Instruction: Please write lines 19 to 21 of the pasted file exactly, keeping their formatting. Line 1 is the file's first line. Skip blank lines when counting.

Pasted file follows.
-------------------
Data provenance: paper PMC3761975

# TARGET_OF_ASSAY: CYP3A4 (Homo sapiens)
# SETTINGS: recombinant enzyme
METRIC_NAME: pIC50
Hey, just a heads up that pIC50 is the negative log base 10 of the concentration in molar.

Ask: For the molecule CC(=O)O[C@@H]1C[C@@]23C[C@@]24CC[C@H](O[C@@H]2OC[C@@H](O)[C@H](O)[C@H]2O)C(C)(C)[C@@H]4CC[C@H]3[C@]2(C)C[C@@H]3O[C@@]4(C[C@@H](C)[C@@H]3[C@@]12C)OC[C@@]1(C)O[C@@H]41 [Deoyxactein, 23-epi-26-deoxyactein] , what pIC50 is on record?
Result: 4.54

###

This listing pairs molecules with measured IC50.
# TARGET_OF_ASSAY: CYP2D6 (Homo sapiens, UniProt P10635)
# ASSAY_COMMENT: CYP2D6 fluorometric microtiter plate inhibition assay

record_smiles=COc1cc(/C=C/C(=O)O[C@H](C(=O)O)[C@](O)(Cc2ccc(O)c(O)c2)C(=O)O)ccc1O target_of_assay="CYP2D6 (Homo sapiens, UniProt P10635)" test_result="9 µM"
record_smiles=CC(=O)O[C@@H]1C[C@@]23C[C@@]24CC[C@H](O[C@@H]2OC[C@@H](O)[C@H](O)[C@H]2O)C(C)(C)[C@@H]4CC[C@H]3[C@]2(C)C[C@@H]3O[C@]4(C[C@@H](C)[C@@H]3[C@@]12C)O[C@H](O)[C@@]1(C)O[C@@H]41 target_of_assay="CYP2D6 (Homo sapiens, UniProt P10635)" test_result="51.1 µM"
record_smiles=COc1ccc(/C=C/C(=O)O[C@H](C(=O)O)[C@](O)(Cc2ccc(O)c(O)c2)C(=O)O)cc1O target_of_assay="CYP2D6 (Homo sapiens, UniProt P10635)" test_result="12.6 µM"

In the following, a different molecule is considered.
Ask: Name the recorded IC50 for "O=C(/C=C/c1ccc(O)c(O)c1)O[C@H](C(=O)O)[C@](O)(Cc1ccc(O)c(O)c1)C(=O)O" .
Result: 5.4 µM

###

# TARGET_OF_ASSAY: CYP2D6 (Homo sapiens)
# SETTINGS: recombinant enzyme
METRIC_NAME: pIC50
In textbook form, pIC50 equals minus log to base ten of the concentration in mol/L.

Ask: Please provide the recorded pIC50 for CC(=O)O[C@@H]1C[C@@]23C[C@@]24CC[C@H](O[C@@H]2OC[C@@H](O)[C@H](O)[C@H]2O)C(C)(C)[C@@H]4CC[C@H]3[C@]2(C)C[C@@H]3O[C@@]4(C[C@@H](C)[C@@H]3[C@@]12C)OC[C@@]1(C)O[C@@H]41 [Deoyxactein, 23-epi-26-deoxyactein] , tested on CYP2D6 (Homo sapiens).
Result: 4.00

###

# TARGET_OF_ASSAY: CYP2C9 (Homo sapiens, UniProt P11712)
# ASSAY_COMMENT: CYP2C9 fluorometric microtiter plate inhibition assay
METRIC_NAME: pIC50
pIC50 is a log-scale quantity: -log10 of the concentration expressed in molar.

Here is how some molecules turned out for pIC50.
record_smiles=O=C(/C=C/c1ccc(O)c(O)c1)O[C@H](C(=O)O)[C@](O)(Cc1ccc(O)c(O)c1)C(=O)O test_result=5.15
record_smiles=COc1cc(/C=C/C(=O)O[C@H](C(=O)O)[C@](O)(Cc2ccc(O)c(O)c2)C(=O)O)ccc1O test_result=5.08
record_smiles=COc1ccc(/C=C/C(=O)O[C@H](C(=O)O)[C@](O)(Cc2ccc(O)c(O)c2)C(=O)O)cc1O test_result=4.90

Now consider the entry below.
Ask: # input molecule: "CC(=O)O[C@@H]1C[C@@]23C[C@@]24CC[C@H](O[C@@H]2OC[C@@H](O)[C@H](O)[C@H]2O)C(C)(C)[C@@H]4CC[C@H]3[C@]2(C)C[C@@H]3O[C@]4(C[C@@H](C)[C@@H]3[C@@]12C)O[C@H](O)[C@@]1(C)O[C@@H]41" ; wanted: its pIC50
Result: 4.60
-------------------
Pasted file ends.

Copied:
# TARGET_OF_ASSAY: CYP2D6 (Homo sapiens)
# SETTINGS: recombinant enzyme
METRIC_NAME: pIC50